Details here and here: the short version is that the USSC decided that a lower court erred because it had, to quote the New York Times, “not paid enough deference to the Legislature’s choices and had improperly substituted its own values for those of elected officials.” The underlying issue is that there is an ongoing dispute over how the new Texas federal Congressional map should be drawn; Texas got four more seats in the latest round of redistricting, and the beleaguered Democratic minority in Texas has been using Section 5 of the Voting Rights Act as their excuse to tie the entire process up in legalistic knots. As primaries are, well, looming at this point, the aforementioned lower court (in San Antonio) had put together an interim map that more or less ignored the elected legislature’s wishes in this matter; and the Supreme Court just unanimously smacked them down for it.
This does not mean that the original Texas legislature’s maps will be used; that’s up to the currently Democratic-controlled Justice department, or else an ostensibly impartial three-judge tribunal in DC. What it does do is reaffirm the principle that lower courts should take into account the original wishes of the legislature in emergency situations – and with an effective deadline of February 1st, this qualifies as an emergency situation – such as these. In other words, the courts may still create interim maps (which will apply for at least the 2012 election cycle) while the final maps are being resolved; what they can not do is ignore the original wishes of the legislature, to the extent that the San Antonio court did.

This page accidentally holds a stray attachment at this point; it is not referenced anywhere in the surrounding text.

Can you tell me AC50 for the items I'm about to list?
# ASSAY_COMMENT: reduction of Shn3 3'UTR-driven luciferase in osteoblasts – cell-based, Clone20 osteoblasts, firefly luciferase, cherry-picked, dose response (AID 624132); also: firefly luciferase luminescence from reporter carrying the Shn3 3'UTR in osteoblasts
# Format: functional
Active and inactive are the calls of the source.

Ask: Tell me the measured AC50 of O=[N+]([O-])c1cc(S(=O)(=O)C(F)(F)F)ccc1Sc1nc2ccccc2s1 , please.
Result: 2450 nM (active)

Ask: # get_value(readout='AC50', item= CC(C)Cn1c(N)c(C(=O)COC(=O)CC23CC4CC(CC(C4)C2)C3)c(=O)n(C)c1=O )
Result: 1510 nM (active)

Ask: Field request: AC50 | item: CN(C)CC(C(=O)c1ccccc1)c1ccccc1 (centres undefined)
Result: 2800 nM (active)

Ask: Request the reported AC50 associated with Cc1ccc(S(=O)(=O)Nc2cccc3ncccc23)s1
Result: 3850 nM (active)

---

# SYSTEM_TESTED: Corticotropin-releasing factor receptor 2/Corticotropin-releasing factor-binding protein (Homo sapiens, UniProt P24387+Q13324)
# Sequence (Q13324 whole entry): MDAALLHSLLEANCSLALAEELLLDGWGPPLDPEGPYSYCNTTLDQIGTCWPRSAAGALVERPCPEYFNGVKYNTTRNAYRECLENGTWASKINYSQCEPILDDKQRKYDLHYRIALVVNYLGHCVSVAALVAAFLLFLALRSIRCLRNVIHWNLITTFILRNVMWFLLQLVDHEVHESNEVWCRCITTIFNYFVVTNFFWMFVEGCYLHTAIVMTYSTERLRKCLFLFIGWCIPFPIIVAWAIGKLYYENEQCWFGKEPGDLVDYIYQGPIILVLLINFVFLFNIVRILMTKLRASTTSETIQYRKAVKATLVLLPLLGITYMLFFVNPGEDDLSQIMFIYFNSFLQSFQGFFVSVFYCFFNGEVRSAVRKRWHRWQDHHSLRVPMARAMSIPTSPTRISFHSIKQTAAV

At a guess, this ruling puts renewed pressure on the courts to resolve the remaining lawsuits over the original maps; as was mentioned before, there is a fairly serious deadline of February 1st (the primaries have already been pushed back to April). The 2012 Congressional elections must take place, and Texas is Constitutionally entitled to those four extra seats in the H0use. And if the existing maps are not cleared, there still remains a need to have something in place that takes into account Texas’ increased representation; and that must be something that can be legitimately seen as taking into account the wishes of the duly-elected state legislature of Texas.
In other words, the clock is ticking.
Moe Lane (crosspost)